I'm sure I'm not the only person, but once when something is over, I think to myself: Did I remember to mention this? Or did I answer this question correctly? But what I usually do is that I say to myself, "I did the best I could. What's done, is done." (I learned that last part from an old roommate).

Now that the interview is done, you can finally breath properly again (haha!). So what should you do? Two things: Treat yourself to something (a sweet, go to the movies, shopping) and by the end of the day send them a thank you letter.

A what!? Didn't you just tell them thank in person?

Yes. But when you send them a thank you note, you stand out because you are still fresh on their mind (I read this through many sites on Google).

Its really simple. Like a cover letter, you only need 3-4 short paragraphs. Do it within 24-48 hours after the interview.

Paragraph 1: Thank them for taking the time to meet you and giving you the opportunity to discuss whatever it was you guys talked about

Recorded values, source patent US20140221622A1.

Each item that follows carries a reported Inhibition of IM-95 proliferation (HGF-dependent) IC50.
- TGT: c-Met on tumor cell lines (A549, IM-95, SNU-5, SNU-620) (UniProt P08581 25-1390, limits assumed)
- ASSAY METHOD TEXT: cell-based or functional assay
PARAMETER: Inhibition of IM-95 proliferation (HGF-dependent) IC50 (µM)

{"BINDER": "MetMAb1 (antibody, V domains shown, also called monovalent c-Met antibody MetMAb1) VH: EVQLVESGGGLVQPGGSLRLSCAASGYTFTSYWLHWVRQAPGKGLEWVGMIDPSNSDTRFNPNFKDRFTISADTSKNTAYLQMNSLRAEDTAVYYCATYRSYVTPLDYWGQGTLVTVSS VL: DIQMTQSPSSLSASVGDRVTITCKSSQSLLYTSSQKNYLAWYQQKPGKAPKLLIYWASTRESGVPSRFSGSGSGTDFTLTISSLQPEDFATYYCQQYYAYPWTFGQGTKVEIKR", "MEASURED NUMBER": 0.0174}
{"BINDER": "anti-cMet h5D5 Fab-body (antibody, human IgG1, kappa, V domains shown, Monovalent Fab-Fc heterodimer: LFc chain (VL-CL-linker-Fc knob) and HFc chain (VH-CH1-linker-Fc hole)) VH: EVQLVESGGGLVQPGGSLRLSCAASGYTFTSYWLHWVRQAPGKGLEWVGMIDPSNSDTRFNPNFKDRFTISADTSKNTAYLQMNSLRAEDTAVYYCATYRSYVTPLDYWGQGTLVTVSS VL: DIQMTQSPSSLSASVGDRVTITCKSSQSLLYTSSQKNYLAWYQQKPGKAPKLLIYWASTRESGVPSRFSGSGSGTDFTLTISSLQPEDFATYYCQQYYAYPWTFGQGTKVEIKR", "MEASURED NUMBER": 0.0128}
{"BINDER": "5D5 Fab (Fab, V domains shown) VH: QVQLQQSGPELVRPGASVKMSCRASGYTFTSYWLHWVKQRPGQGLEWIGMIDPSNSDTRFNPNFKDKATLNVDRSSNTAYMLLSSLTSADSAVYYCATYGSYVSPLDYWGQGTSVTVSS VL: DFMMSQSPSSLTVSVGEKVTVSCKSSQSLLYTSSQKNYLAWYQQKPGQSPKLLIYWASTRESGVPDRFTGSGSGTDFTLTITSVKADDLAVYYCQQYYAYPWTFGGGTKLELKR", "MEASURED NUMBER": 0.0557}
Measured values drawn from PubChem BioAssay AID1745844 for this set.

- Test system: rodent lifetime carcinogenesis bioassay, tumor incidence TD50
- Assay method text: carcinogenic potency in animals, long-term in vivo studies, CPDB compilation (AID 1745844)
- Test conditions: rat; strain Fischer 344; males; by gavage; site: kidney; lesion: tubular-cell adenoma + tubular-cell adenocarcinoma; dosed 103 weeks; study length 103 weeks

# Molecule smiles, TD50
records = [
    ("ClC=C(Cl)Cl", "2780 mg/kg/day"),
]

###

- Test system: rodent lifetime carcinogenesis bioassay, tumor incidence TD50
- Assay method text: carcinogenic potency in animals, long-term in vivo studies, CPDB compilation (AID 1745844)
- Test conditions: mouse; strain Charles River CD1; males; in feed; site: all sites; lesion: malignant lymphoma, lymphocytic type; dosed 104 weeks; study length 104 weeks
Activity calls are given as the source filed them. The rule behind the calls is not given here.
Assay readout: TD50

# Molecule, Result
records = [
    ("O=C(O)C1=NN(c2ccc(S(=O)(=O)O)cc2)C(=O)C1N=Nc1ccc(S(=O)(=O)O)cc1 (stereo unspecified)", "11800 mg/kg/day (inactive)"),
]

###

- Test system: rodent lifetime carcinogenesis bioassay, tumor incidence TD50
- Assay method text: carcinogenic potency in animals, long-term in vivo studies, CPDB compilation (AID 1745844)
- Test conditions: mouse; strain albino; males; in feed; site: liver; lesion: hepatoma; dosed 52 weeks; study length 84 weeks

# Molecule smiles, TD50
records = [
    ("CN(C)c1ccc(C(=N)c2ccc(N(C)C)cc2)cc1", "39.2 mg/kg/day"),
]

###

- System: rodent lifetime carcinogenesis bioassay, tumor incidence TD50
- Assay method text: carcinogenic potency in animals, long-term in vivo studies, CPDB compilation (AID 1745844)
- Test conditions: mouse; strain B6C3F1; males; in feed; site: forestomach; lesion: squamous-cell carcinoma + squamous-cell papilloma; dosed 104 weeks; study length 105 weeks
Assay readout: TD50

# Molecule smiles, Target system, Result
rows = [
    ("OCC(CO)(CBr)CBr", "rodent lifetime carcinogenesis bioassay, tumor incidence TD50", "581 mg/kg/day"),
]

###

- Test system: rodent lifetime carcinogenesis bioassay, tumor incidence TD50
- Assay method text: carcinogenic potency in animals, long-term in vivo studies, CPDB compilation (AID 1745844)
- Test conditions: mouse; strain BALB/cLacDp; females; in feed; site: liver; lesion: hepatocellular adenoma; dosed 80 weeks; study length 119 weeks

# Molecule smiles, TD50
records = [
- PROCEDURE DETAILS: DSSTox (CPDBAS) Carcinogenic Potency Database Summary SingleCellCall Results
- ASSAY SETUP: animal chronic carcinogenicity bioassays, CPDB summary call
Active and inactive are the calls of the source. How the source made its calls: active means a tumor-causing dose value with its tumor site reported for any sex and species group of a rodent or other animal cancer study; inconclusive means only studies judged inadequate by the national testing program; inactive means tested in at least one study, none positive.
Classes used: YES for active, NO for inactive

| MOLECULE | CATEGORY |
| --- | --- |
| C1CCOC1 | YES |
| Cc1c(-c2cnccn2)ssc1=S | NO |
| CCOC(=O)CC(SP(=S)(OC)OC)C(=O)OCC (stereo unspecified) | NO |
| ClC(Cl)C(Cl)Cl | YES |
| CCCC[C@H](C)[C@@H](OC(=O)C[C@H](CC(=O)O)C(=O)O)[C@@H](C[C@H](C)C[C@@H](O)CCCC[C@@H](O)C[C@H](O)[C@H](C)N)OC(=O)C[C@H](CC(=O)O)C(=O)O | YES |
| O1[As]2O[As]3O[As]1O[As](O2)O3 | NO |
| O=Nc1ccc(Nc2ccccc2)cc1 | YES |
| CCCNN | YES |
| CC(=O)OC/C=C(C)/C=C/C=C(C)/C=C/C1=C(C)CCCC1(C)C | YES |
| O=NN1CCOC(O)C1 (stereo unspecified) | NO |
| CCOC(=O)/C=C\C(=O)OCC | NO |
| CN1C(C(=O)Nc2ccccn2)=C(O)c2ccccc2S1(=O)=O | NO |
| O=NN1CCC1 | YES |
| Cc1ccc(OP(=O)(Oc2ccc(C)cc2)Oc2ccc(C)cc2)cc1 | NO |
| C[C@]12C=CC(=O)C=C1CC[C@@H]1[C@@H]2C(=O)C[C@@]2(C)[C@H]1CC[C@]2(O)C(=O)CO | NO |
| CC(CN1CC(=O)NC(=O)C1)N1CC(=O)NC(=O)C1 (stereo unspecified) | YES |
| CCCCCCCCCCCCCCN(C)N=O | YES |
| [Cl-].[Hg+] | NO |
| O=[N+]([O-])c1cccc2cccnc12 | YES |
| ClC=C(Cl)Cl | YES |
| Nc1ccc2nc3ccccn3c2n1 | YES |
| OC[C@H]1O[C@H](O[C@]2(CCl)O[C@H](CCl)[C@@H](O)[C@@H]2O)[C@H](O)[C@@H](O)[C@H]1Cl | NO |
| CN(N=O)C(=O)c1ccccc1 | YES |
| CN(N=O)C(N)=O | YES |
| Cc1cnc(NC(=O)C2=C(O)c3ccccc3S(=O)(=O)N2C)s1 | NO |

Paragraph 2: Reflect a little bit about what you guys talked about and why you are perfect for the position. Mention anything else you forgot to say in the interview. And if you forgot to give something to them, attach it to the e-mail and let them know.

Paragraph 3: Its similar to Paragraph 2, but say what you will bring to the company and the position.

Paragraph 4: Let them know if they need anything else, they can call you. Thank them for considering you and that you look forward to hearing from them.

That is it. Then you just have to wait to see if you get it. Usually its a good idea to wait at least a week before calling them, if you haven't heard from them. Unless you know that the interviewing process will take another week or so.

If you got the position, congratulations! If not, its OK. Remember its a really tough process and a hard decision to make. That is why you should find ways in which you will stick out.

One more thing. Don't wait around to hear from them, apply elsewhere as well. There are people who are looking to fill in a position right now, rather than later.

TIP of the BLOG: Be yourself and have confidence (cliche I know) . When you are yourself, you will feel comfortable and will do well in the interview.